But they made a go of it. They had to.

It’s like applying the mindset of the Spanish conquistadors, who, the moment they arrived in a new place, burnt their ships, so they were forced to make a success of things, as there was simply no option of turning back. (Now, just so there in no misinterpretation here, I use this last example purely to talk to their mindset of making a go of things, and not as praise in any form of what they subsequently did, as I deplore every aspect of colonialism, which I covered in a previous piece for Daily Maverick.)

This bravery of my grandparents was passed on to my parents, and when, much to my mother Hermione’s exasperation, she realised that academia wouldn’t quite help pay the family bills, she opened a real-estate business, having just completed her Masters Degree in the French, on the Narrative techniques of Jean Giono – not exactly the required reading for selling homes.

This was in 1986. Not boom time for the city of Port Elizabeth, nor its property market. But I recall her saying “if I can make a go if it during a downturned economy, imagine when things change” and for someone who loathed apartheid as she did, she could sense the winds of change finally blowing – and believed deeply in the future of our country. And she was right. And it worked.

Just yesterday we announced our latest significant acquisition of a terrific company started in only 2012, by three young guys, all who believe deeply in this country and their offering, and want our investment to help them take their business to the next level.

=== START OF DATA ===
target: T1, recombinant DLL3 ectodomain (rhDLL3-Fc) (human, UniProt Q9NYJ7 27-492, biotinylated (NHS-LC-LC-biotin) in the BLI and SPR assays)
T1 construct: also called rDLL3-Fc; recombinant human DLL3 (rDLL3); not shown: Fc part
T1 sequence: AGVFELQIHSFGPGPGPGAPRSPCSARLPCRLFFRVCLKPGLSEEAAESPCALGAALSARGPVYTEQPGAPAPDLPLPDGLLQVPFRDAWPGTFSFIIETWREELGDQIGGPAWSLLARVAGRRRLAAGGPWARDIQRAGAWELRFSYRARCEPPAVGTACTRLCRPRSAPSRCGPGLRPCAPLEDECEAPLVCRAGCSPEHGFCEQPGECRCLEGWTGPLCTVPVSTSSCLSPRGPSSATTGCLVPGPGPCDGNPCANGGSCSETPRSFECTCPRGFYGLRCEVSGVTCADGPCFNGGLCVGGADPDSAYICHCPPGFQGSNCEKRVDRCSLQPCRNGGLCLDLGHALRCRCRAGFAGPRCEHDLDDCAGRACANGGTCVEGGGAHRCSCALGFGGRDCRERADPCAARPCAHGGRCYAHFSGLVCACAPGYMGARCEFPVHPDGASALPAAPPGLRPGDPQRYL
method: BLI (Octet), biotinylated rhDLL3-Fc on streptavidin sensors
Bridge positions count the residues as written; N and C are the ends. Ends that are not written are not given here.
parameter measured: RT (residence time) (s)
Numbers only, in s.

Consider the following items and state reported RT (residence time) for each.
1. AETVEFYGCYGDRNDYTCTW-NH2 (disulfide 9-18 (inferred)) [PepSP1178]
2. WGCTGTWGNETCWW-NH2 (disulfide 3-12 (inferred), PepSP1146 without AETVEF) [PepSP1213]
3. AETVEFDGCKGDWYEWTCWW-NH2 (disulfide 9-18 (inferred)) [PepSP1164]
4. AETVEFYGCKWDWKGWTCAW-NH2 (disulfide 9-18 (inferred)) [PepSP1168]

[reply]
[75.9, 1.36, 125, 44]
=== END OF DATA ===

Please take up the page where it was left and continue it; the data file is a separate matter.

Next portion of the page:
My view, is this current stasis will pass. I don’t believe we are on the path to becoming Zimbabwe, nor a dictatorship. Am I naïve? Most certainly not. I know we have unbridled looting and thieving across the board and am fully aware of the concerted effort and indeed, successes in undermining our prosecution arms, our SOE’s and our ministries.

So, why do I believe?

I believe in the people of South Africa. I believe in opposition parties, where even with diametrically opposed ideologies, they can come together to fight corruption, and try to rebuild cities and municipalities. I believe our electorate is waking up and smelling the proverbial dung (it can’t unfortunately be coffee in this instance).

South Africa is rich in talent. We will get nowhere by simply sitting, waiting and observing. By hedging. By fat-cats waiting for others to build a good company, whilst sitting on their backsides – and then planning to use their swelling war chests, at some safe point, to snap them up, formularise them and drive them into ordinariness.

Those big corporates, with money to invest, should back themselves and back this country. You build a company by investing. You build a country by investing. And by fighting inequity simultaneously.

I’m full of respect for a man like a Wayne Duvenage, who leaves the comfort of being CEO of Avis to fight unneeded and iniquitous toll-roads (and wins) and takes on other all-important fights through Outta.